Group seeks to allow independents to vote in any Oklahoma primary

As primary elections are underway, an organization in Oklahoma continues its campaign to repeal the closed primary process to allow those registered as No Party to vote in any primary election.

Margaret Kobos, founder of Oklahoma United for Progress, started the UnmuteOK campaign to promote potential legislation for an open primary system. To gain momentum, Kobos is trying to collect at least 5,000 signatures on an informal petition for future lobbying.

In Oklahoma’s closed primary system, political party committees can choose which political affiliations can run in its primary elections. This year, the Oklahoma Democratic Party allowed independents to vote on its ballot, while the Oklahoma Republican Party did not.

Without identifying as an independent, Kobos said leaving that decision to political parties is unethical, given that elections are publicly funded.

“You don’t take someone’s tax money and then take them out of the public interest – and that’s what we see happening with closed primaries,” Kobos said.

Last June, about 27,000 people registered as No Party voted in the primaries, with independents accounting for 16.3% of registered voters, according to the State Election Board.

In an open primary system, Kobos argues that the next August election would not be necessary and that a single election could determine all the results.

Voters fill out their ballots Thursday inside the Oklahoma County Board of Elections during early voting in Oklahoma City.  Early voting continues until Saturday.  On Tuesday, polls will be open from 7 a.m. to 7 p.m. statewide.

“You save considerable money, not only in the direct cost of administering the election, but also in fundraising for the campaign,” she said.

Kobos said she believes open primaries will increase voter turnout and the population of independents will continue to grow with growing political polarization.

“We all want to pick one person, the right person for representation. If we all pay for these elections, we should all be able to do that,” she said.

Increased polarization leaves some stuck in the middle

Tulsa resident Karee Brinlee had a similar experience when she changed her party affiliation from Republican to no party following Donald Trump’s presidency.

“If you look at the way politics has evolved, there is more hate in America. He changed,” Brinlee said.

She said that while she agreed with free enterprise and capitalism and did not consider herself a liberal, she did not believe the Republican Party valued the social issues she prioritized.

Charlene Newton fills out her ballot Thursday during early voting at the Oklahoma County Board of Elections in Oklahoma City.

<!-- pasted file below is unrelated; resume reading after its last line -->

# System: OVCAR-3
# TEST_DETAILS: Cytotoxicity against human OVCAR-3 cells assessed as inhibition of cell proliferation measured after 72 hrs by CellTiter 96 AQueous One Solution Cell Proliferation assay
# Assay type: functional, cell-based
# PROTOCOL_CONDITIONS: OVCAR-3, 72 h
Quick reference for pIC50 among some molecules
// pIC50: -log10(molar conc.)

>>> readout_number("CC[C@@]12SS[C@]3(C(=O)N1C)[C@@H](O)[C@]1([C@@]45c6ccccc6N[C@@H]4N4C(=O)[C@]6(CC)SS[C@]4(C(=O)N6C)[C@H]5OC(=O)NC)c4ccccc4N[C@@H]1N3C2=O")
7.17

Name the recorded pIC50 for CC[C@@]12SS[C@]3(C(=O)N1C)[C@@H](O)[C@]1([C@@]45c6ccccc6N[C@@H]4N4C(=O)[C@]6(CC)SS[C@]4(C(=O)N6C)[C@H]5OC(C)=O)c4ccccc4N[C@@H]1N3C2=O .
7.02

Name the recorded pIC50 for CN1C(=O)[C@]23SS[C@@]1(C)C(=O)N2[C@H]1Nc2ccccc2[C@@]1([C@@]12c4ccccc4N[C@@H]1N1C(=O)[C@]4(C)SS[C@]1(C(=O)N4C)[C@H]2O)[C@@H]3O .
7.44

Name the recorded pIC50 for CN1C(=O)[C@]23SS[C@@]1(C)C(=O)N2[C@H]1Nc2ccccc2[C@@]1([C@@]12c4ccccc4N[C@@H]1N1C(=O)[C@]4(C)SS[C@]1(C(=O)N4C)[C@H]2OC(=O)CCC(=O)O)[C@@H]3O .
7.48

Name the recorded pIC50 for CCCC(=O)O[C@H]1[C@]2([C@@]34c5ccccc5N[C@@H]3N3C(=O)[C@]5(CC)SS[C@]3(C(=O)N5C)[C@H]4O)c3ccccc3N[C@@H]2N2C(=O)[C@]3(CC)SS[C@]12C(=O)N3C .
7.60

“I think if you’re a real conservative, you want to promote business, good education, and freedom,” Brinlee said. “They seem more interested in attacking and fearmongering, and using LGBT rights as a weapon.”

Brinlee said her experience as a transgender woman has somewhat shaped the way she views politics. While she considered registering as a Republican to broaden her voting opportunities, she said some Republican politicians’ rhetoric on LGBT issues turned her off.

“I’m an independent now, but I don’t have a voice,” she said.

Closed primaries benefit some

Pam Pollard, Oklahoma committee member for the Republican National Committee, said the state has a closed primary system for a reason. From a business perspective, Pollard said political parties sell a product to consumers; the candidates are the products and the party members are the consumers.

“If we don’t have closed primaries, we now have to try to sell our products to several million people at once, and I think it’s unmanageable to do that,” Pollard said.

But closed primaries don’t just benefit politicians and campaign supervisors, Pollard said. Party definitions can compel citizens to learn about policies before voting and to decide whether or not to align themselves with a party.

However, Pollard dislikes the use of the word “independent” because it does not reflect Oklahoma’s current political system. In Oklahoma, residents have four choices when registering to vote: Republican Party, Democratic Party, Libertarian Party, and No Party. This “No Party” classification is key to understanding Oklahoma politics and the electoral process — and when someone registers under No Party, they revoke their right to run for office, she said.

“By all means, sign up as a No Party if you don’t know what to do, educate yourself and do your due diligence,” Pollard said. “But people in Oklahoma need to understand that no party means you can’t vote in a primary.”

She went on to say that the general election acts as a compromise, where everyone can vote.

“When OU allows OSU to choose their star quarterback, we will consider open primaries,” Pollard said.

The future of the primaries remains unknown

Several states have some form of open primaries with 15 states offering open primaries for both-party ballots. UnmuteOK and Open Primaries in New York continue to collaborate with the goal of advancing open primaries locally and nationally. Kobos said that in an ideal world, individuals would not have to limit themselves to one party’s values, but to organize their own positions through critical thinking.

“Oklahomas have a strong independent streak, and we don’t like being told what to do. I feel like we’re capable of making a decision on our own,” said Kobos.

The UnmuteOK private petition is available on its website.

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